Open our hearts
A new resident of Japan shares personal insight into dealing with culture shock and discouragement, gained from "lectio divina", a spiritual practice of reading Scripture
It is now our fifth month in Japan, and the winter days are getting colder and grayer. Sparkling lights and bright holiday displays abound, and yet I am less appreciative of these decorations than before as I find myself in the grips of culture shock. After years of being interested in Japan and nine visits to different parts of the country, I thought I was well-prepared to live and work here. To my dismay, I’ve often found myself in unclear situations, both in personal settings and at work, that leave me feeling deflated and wondering: Am I communicating what I intend to communicate? Is what I am doing appropriate and caring, or am I making a nuisance of myself? Perhaps for this reason, four words from a recent session of lectio divina have been so helpful in illuminating this gray season.
I was first introduced to lectio divina, an ancient spiritual practice, through church in the United States. Basically, it’s a contemplative way of reading the Bible and listening to God. In his book Hearing God,1 Dallas Willard clearly and insightfully guides the reader through lectio divina’s four steps:
- Lectio: Read a short passage from the Bible and immerse yourself in the situation described.
- Meditatio: Reflect on a word or phrase that stood out in the passage, and then ask God how it connects to your life.
- Oratio: Pray in response to the message or insight God has given.
- Contemplatio: Ponder or simply rest in companionship with God.
While reading one of the passages Willard uses in his book (2 Kings 6:11–17 NRSV), four words of Elisha’s prayer—“please open his eyes”—stood out to me, and have become a kind of guiding motto for me and a prayer for the months ahead. In this passage, Elisha and his attendant awake to the unpleasant surprise of finding themselves surrounded by enemy soldiers under orders to capture Elisha. In contrast to his attendant’s panic, Elisha’s calmness is striking. He tells his assistant not to be afraid “for there are more with us than there are with them” (v. 16). Elisha then prays for his young assistant’s eyes to be opened, and suddenly, the young man can see the multitude of heavenly forces covering the mountainside, protecting them.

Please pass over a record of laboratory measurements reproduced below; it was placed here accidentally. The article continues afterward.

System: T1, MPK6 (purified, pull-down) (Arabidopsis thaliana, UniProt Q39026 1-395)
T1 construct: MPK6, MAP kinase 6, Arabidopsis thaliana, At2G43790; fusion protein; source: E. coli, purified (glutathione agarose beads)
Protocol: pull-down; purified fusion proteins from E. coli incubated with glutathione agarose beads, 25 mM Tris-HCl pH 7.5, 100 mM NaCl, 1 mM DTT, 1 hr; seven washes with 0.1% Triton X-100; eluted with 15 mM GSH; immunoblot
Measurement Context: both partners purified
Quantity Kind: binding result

As I reflected on the attendant’s miraculous sight in this passage, I found my heart longing for God to open my eyes, too, but in a different way—by helping make what is culturally invisible visible to me. From how to appropriately honor a departing coworker to how to care for homeless people in my area, I realized my need to continually pray for God, the author of all knowledge, to open my eyes to how I can show respect and love for Japanese people around me. This insight gave me a fresh desire to cooperate with God by learning more about Japanese culture and seeking God’s wisdom to apply this knowledge—being careful not to assume that all Japanese people share the same opinions and values. I’m thankful for resources like Japan Harvest that help me see more clearly how I can understand and love coworkers and neighbors in this way.
Reflecting further on the incredible spiritual reality the attendant saw also reminded me of God’s presence and power. In this time of feeling alienated and sometimes lonely, it is encouraging and humbling to remember that, just as God was with Elisha and his assistant, God is always with me. Even more heartening, God’s power is far greater than what I can immediately perceive. When facing seemingly overwhelming obstacles at work, I can rest in the knowledge that I do not face these things alone. There is, first, a community of people around me following Christ, one that is slowly becoming more and more visible as I connect to my church and missionaries in the area. But even more importantly, there is the same Commander of that fiery, heavenly host that surrounded Elisha, a Commander with whose plans and aims I am merely cooperating.
Through both the wonderful and the dark times ahead, my prayer for the coming year is for God to “please open” my eyes more and more—to perceive his presence, to have faith in his power, and to clearly see and follow his guidance to love those around me as he would.
1. Dallas Willard, Hearing God: Developing a Conversational Relationship with God (Downers Grove, IL: InterVarsity Press, 2012), chap. 4, Kindle.